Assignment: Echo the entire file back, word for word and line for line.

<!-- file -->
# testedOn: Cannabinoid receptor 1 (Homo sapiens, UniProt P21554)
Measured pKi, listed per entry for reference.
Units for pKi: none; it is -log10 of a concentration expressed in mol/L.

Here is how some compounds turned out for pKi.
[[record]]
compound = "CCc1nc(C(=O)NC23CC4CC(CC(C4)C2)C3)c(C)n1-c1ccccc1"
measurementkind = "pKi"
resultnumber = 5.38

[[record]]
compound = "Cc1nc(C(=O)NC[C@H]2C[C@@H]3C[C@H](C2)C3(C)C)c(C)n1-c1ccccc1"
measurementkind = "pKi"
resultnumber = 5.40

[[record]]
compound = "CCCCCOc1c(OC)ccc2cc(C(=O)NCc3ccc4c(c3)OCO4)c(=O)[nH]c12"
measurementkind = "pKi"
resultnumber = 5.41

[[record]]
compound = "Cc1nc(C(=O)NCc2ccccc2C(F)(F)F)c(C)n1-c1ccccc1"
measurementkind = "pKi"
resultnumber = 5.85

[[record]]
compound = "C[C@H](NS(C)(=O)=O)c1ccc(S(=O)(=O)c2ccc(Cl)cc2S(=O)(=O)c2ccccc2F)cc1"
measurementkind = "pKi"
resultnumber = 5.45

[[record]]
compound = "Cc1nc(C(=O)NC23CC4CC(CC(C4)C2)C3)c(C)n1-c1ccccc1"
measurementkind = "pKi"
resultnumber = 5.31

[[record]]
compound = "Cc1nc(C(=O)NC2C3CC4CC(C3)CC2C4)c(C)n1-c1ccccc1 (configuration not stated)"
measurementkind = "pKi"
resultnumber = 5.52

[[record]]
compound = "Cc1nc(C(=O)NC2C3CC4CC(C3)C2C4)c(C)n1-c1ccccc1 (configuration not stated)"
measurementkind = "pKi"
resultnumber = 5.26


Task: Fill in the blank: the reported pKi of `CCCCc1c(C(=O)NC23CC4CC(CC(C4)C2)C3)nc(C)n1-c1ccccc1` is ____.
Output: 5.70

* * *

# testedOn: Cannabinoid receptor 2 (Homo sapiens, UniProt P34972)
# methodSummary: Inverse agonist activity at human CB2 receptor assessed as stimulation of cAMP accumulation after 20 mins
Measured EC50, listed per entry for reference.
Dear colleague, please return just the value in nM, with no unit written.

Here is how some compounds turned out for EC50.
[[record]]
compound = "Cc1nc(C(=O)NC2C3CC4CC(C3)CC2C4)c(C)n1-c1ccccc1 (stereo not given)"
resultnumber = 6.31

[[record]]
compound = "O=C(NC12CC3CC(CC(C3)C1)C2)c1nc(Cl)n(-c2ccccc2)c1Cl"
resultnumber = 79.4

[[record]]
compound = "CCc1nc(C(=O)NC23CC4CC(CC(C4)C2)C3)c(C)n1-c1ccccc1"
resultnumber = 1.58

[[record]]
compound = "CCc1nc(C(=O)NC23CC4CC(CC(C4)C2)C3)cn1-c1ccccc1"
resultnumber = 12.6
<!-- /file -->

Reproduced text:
# testedOn: Cannabinoid receptor 1 (Homo sapiens, UniProt P21554)
Measured pKi, listed per entry for reference.
Units for pKi: none; it is -log10 of a concentration expressed in mol/L.

Here is how some compounds turned out for pKi.
[[record]]
compound = "CCc1nc(C(=O)NC23CC4CC(CC(C4)C2)C3)c(C)n1-c1ccccc1"
measurementkind = "pKi"
resultnumber = 5.38

[[record]]
compound = "Cc1nc(C(=O)NC[C@H]2C[C@@H]3C[C@H](C2)C3(C)C)c(C)n1-c1ccccc1"
measurementkind = "pKi"
resultnumber = 5.40

[[record]]
compound = "CCCCCOc1c(OC)ccc2cc(C(=O)NCc3ccc4c(c3)OCO4)c(=O)[nH]c12"
measurementkind = "pKi"
resultnumber = 5.41

[[record]]
compound = "Cc1nc(C(=O)NCc2ccccc2C(F)(F)F)c(C)n1-c1ccccc1"
measurementkind = "pKi"
resultnumber = 5.85

[[record]]
compound = "C[C@H](NS(C)(=O)=O)c1ccc(S(=O)(=O)c2ccc(Cl)cc2S(=O)(=O)c2ccccc2F)cc1"
measurementkind = "pKi"
resultnumber = 5.45

[[record]]
compound = "Cc1nc(C(=O)NC23CC4CC(CC(C4)C2)C3)c(C)n1-c1ccccc1"
measurementkind = "pKi"
resultnumber = 5.31

[[record]]
compound = "Cc1nc(C(=O)NC2C3CC4CC(C3)CC2C4)c(C)n1-c1ccccc1 (configuration not stated)"
measurementkind = "pKi"
resultnumber = 5.52

[[record]]
compound = "Cc1nc(C(=O)NC2C3CC4CC(C3)C2C4)c(C)n1-c1ccccc1 (configuration not stated)"
measurementkind = "pKi"
resultnumber = 5.26


Task: Fill in the blank: the reported pKi of `CCCCc1c(C(=O)NC23CC4CC(CC(C4)C2)C3)nc(C)n1-c1ccccc1` is ____.
Output: 5.70

* * *

# testedOn: Cannabinoid receptor 2 (Homo sapiens, UniProt P34972)
# methodSummary: Inverse agonist activity at human CB2 receptor assessed as stimulation of cAMP accumulation after 20 mins
Measured EC50, listed per entry for reference.
Dear colleague, please return just the value in nM, with no unit written.

Here is how some compounds turned out for EC50.
[[record]]
compound = "Cc1nc(C(=O)NC2C3CC4CC(C3)CC2C4)c(C)n1-c1ccccc1 (stereo not given)"
resultnumber = 6.31

[[record]]
compound = "O=C(NC12CC3CC(CC(C3)C1)C2)c1nc(Cl)n(-c2ccccc2)c1Cl"
resultnumber = 79.4

[[record]]
compound = "CCc1nc(C(=O)NC23CC4CC(CC(C4)C2)C3)c(C)n1-c1ccccc1"
resultnumber = 1.58

[[record]]
compound = "CCc1nc(C(=O)NC23CC4CC(CC(C4)C2)C3)cn1-c1ccccc1"
resultnumber = 12.6